The SCTE•ISBE Cable-Tec Expo Virtual Experience last week revealed an industry wholly focused on facing whatever serious challenge may come its way. From the moment Charter Communications’ holographic streaming demonstration broke new ground on the road to the 10G future, it was clear that that the industry was all-in for its support of what has become the largest cable event in the Americas.
Expo 2020 sat at the intersection of two pivotal events that are transforming the way cable interacts with consumers and communities. It came during a time when the industry has risen to the challenge of managing incredible demands that have been placed on its networks by the coronavirus pandemic, and just as the earliest examples of the powerful new 10G platform are going live. The message of Expo was clear: this is an industry that’s embracing change.
Swinging Into Action
Operations executives talked about how MSOs swung into action when lockdowns were announced. Education professionals explained the dynamics when companies adapt to face unprecedented crises or deploy new technologies. Workshop presenters highlighted how networks configurations are being impacted by the lessons of COVID and the power of 10G. CEOs shared the strategies that expanded broadband availability during the crisis as well as their visions of what’s to come. Charter chairman and CEO Tom Rutledge summed up what’s ahead: “How you structure organizations to deal with the future is, I think, the most interesting challenge.”
Although the future is never as certain as we would like, Expo was a clear indicator of how the industry and SCTE•ISBE are working collaboratively to tackle whatever lies ahead. From the time it became clear that Expo could not happen on-site, the MSOs, associations and the SCTE Foundation were zealous in their support of a virtual event that would drive knowledge and thought leadership across a broader, worldwide audience. Their sponsorships made the full, live program free to all and will keep most sessions available on-demand into early January at https://cabletecexpo.onlineeventpro.freeman.com/. Their participation helped us build a virtual program that was every bit the equal of live Expos in past years. Needless to say, we’re grateful for and humbled by their support.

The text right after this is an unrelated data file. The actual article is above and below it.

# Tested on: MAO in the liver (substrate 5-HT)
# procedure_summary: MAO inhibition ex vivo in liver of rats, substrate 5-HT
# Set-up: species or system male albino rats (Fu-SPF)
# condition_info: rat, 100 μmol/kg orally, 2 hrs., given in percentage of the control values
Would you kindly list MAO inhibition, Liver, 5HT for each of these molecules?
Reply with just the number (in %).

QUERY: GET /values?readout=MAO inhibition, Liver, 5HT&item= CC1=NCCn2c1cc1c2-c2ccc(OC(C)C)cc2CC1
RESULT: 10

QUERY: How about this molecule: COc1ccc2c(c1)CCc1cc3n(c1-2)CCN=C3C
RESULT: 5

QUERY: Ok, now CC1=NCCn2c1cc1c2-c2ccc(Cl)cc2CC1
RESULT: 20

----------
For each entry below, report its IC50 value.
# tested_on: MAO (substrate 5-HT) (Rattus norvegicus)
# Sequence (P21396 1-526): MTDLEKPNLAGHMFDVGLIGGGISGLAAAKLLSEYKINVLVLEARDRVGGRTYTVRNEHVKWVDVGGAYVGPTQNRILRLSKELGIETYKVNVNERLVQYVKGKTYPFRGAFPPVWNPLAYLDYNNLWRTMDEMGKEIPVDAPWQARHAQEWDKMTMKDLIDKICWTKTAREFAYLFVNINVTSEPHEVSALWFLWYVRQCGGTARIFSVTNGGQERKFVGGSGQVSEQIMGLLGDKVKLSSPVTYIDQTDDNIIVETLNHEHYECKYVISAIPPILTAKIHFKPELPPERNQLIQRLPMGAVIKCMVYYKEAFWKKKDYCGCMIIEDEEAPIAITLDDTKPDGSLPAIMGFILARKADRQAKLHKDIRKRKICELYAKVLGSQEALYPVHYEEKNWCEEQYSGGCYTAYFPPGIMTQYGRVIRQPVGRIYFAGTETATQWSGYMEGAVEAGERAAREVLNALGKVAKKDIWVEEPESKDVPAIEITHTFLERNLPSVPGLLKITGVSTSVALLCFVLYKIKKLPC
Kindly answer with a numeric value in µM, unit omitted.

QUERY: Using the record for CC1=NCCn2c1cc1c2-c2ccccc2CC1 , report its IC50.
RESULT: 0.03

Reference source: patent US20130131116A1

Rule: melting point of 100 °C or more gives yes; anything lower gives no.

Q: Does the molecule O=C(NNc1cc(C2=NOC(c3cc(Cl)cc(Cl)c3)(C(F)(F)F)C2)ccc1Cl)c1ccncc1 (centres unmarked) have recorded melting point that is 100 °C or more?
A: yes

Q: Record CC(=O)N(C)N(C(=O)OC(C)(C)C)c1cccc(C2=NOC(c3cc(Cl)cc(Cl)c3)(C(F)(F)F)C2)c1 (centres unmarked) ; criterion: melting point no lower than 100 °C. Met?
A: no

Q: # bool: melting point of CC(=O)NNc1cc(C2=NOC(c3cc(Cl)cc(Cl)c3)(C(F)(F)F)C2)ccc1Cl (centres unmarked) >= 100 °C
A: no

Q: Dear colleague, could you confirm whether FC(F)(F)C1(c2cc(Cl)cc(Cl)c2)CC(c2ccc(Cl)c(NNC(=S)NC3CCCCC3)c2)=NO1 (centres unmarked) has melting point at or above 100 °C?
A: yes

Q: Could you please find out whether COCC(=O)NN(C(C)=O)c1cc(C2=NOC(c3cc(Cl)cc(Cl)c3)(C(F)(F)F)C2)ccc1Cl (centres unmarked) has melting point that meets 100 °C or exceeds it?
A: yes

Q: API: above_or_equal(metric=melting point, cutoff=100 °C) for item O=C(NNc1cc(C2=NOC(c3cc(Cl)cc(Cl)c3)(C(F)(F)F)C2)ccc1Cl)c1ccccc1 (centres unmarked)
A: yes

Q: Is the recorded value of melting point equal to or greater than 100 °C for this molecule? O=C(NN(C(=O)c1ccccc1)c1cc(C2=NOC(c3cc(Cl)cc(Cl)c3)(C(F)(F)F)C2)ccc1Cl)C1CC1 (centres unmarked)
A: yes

What’s equally important is how this year’s Expo exemplified the changes that have accelerated how SCTE•ISBE’s applied science strengths are building value for the entire cable ecosystem. Over the past decade, we have addressed the needs of our members by proactively creating standards, operational practices, learning and development programs and more. This includes creation of SCTE standards and operational practices that have contributed to more than $1.1 trillion in cable revenue over the past 25 years.
Here’s what change looks like from where I sit:
• Our SCTE Standards Explorers program that was underway even before the pandemic is laying the groundwork for new applications that can capitalize on the specific strengths of the industry’s 10G platform. Working groups are creating standards that will drive availability of telemedicine, aging in place, telehealth and other needs that surfaced during the COVID crisis.
• Working with the operator professionals on our Learning & Development Committee as well as university partners, we’ve created and implemented a new Learning Management System (LMS). Based on the best industry and learning science available, it enables learners and their employers to track progress, reinforce knowledge and chart career paths as new needs and technologies are identified.
• Encouraged by the success of 2020’s Virtual Experience, Cable-Tec Expo itself will undergo its own change in the year ahead. When we return to Atlanta next Oct. 11-14, we’ll blend live and online elements into a hybrid event. Moreover, we’ll be leveraging partnerships and collaborations with associations within and beyond the industry to secure Expo’s place as the premier global cable and technology event.
Raising the Bar
At Expo last week, LinkedIn’s Anthony LaPia discussed what happens when organizations such as cable are in the crosshairs of disruptive social forces and the advent of new technologies. He talked about the need to raise the bar by implementing learning methodologies that could incorporate the rapid responses, the new practices and the relevant procedures that could arm an industry for what’s ahead.
It sounded as though he was challenging each one of us. But based on the industry’s performance during the COVID crisis, and on what I saw last week at Cable-Tec Expo, we’ve got what it takes to clear that bar.
Mark Dzuban is president and CEO of the Society of Cable Telecommunications Engineers • International Society of Broadband Experts.
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